Tuesday October 30, 2012
Same sweetness, less calorie
By ZORA CHAN
SAMARAHAN: Universiti Malaysia Sarawak (Unimas) may hold the key to reducing the country’s sugar import after discovering a cost-effective method to produce sugar from sago.
A team of researchers led by the university’s Faculty of Resource Science and Technology professor in bioprocess technology, Dr Kopli Bujang, said sago sugar had the same sweetness as sugar cane but minus the calorie by 50%.
He said what started out as an experiment to produce ethanol had led to a new by-product — sugar for food.
He explained that research on producing sugar from sago starch started at Unimas since 1999 and the first report was published in the Annual Report of IC-Biotech, Osaka University in 2000 by his team at the faculty and Professor Emeritus Dr Ayaaki Ishizaki of Kyushu University.
“At first we wanted to produce ethanol to be used as biofuel but discovered that it wasn’t as economical as if we just sell it as sugar,” he said.
“We discovered that one kilogramme of starch can produce one kilogramme of sugar, so there’s no wastage.
“The sugar produced is still in the testing process and we consume it daily, but it has not been fully tested on diabetic patients and for other benefits compared to sugar cane,” he told reporters when met at the 2nd Asean Sago Symposium at Unimas here yesterday.
Sago starch, therefore, had the potential to be the alternative raw material to complement the frequent shortage of imported sugar, Kopli said.
“Malaysia imports about 90% of sugar,” he said, adding that sago starch was between RM1,500 and RM1,800 per tonne and this was definitely cheaper than sugar cane.
Kopli said the faculty hoped to produce one tonne of sago sugar before the year-end against the present production of 50kg.
He said anyone who wished to buy the sugar for ethanol or lactic acid production was most welcome to do so, otherwise the faculty would just sell it as sugar for consumption.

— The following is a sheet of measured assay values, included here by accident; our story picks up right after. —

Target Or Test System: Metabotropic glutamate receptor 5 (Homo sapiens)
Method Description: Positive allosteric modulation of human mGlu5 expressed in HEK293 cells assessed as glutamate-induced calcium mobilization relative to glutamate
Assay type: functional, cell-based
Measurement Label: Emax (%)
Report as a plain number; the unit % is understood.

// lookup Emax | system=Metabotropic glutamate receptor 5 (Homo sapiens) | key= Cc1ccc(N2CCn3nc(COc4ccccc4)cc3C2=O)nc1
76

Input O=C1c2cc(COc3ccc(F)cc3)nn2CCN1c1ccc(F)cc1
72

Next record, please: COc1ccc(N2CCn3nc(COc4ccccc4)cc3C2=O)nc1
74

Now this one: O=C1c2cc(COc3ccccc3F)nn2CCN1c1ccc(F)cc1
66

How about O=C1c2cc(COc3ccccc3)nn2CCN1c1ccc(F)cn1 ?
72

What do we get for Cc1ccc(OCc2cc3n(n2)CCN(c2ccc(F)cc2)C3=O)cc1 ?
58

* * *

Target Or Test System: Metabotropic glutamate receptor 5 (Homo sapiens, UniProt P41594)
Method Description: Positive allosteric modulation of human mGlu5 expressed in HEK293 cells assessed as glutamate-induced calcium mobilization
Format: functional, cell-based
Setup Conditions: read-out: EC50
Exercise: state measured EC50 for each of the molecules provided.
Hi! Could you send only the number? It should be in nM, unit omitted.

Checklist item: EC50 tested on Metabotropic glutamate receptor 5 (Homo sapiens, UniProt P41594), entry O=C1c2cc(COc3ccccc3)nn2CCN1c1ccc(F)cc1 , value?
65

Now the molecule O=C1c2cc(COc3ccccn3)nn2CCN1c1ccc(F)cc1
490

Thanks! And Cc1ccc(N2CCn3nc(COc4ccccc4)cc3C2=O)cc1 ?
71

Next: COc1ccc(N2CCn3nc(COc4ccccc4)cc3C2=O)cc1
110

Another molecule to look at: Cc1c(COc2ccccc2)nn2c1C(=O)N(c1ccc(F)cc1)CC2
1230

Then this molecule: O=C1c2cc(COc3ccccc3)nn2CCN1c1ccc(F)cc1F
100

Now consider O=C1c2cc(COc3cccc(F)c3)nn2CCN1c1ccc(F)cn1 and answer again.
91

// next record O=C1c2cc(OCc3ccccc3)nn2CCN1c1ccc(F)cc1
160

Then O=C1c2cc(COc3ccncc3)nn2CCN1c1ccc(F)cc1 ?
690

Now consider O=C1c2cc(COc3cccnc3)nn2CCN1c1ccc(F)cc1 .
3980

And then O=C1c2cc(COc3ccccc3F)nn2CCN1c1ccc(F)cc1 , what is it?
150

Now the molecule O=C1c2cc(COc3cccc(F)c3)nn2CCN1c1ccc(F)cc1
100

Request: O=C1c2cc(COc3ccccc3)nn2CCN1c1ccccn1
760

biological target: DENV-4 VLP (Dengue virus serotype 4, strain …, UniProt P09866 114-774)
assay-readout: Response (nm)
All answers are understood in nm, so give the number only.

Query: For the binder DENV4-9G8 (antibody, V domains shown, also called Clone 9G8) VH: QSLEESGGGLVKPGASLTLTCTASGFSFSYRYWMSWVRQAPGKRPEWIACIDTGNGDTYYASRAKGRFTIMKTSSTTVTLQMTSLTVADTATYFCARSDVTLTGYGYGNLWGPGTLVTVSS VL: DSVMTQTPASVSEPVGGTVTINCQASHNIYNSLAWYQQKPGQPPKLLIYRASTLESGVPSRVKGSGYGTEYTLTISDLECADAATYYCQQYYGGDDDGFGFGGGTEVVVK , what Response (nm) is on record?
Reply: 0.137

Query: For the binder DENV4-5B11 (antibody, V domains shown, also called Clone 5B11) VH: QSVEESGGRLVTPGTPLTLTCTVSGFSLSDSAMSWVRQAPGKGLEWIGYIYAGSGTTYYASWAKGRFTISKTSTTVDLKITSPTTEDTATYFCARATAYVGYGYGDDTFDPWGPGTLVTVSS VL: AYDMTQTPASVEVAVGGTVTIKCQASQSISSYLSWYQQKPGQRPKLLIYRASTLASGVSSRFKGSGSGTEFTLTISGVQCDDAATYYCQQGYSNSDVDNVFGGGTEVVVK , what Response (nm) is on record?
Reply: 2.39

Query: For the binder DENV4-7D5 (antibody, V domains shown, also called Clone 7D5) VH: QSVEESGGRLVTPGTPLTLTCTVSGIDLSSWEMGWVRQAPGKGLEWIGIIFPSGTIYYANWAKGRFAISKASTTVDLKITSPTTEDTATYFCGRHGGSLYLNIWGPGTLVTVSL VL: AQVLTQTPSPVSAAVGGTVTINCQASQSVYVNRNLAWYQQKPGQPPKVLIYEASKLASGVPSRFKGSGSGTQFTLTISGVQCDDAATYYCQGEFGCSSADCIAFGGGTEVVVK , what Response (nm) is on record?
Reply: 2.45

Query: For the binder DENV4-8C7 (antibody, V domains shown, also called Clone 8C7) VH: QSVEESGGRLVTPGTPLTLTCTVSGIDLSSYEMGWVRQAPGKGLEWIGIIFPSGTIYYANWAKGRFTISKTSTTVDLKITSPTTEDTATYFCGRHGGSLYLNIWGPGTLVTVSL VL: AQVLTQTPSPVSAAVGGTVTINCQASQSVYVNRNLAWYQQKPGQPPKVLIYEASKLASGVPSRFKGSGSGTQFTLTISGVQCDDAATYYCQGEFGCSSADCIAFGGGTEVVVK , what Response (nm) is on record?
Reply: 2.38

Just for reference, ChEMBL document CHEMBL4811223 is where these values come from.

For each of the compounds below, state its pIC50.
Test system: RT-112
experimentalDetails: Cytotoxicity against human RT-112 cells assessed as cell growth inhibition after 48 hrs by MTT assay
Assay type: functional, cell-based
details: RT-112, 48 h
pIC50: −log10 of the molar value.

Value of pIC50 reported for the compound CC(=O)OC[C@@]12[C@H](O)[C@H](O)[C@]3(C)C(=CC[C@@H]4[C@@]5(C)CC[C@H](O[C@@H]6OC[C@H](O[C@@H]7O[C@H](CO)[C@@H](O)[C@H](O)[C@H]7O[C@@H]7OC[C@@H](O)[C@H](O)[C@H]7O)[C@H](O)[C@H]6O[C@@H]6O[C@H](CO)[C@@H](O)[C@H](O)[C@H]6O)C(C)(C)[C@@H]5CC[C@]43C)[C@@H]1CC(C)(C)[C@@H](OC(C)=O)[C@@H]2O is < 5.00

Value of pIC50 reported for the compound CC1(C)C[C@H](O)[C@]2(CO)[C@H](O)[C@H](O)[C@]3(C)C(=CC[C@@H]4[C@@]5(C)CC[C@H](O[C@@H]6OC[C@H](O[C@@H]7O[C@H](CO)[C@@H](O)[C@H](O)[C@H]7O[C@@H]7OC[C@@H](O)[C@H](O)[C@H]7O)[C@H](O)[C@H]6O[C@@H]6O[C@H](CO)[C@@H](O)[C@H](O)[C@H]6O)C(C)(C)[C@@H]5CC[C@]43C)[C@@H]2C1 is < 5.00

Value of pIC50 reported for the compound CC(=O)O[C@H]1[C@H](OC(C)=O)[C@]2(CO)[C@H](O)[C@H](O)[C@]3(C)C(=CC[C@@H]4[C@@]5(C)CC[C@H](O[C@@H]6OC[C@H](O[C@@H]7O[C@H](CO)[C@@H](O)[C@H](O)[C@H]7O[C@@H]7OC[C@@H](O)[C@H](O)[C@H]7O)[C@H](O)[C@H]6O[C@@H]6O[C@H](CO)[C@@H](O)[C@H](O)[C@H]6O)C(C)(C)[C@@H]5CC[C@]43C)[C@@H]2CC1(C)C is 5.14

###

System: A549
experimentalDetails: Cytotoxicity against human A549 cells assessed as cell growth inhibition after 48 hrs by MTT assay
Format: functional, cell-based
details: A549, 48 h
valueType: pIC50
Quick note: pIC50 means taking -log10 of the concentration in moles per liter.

According to him, sago sugar is produced after five to six hours by enzymatic hydrolisis of sago starch in water at 90 degrees Celsius. Liquid sago sugar is purified using activated carbon and crystallised using oven.
The crystallised sugar looks slightly yellowish but the ground sugar is white and both have the same taste.
Sago sugar contains 96% glucose and the rest is maltose.
He said initial analyses showed that it was as sweet as 50% pure glucose.
In an article by Kopli for the symposium, he wrote that Malaysia and Indonesia, two of the largest sago starch producers in the world, should consolidate their research efforts to help modernise sago plantation to meet rising demands.
“Discernible efforts have been exhibited by Land Consolidate Development Authority of Sarawak through CRAUN Research Sdn Bhd in systematic cultivation of about 12,000ha of sago palms on peat soils in Mukah and Dalat with considerable success.
“However, results from studies on the deep peat section still need to be fully ratified,” he clarified.
He said this was because previous and current observations revealed that growth of the sago palms became unsatisfactory as they aged beyond four years in spite of proper water and crop management like regular pruning and fertilisation.
Similar occurence were reported in Riau, Indonesia, he added.
Kopli also said sago palms could be culti-vated on peat but adequate maintenance must be executed to optimise growth and productivity.
Quoting a study by Bintoro, et al., 2009, he said rehabilitation attempt to enhance growth of sago palms had also been reported by modifying the planting distances and construction of canals in the plantation.
The canals served as an effective water management scheme and improved plant growth while providing an effective but simple method to transport harvested logs to the sago mills, he said.